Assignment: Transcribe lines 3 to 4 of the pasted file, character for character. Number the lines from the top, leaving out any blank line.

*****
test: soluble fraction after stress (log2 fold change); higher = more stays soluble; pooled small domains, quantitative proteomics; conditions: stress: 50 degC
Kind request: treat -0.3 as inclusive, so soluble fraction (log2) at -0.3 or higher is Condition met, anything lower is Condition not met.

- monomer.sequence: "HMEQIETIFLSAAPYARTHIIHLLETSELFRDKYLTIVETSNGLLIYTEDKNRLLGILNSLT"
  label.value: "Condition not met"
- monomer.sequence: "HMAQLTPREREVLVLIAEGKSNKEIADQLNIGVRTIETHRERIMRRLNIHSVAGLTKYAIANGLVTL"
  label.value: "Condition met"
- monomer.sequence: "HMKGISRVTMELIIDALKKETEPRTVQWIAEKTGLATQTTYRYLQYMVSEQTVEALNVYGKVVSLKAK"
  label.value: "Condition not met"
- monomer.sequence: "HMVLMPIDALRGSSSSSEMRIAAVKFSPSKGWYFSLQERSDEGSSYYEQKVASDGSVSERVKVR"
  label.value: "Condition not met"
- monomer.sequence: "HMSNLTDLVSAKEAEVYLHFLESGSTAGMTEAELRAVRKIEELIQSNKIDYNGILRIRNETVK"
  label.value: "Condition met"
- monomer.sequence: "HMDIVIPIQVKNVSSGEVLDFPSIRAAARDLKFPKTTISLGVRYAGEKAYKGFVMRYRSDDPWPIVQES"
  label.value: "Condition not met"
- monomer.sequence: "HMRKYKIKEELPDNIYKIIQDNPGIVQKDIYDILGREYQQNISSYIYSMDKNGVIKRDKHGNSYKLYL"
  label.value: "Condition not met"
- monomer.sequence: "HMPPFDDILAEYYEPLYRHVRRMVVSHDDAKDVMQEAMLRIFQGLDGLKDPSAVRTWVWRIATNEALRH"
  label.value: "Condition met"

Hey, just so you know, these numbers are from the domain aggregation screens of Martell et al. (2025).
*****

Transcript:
- monomer.sequence: "HMEQIETIFLSAAPYARTHIIHLLETSELFRDKYLTIVETSNGLLIYTEDKNRLLGILNSLT"
  label.value: "Condition not met"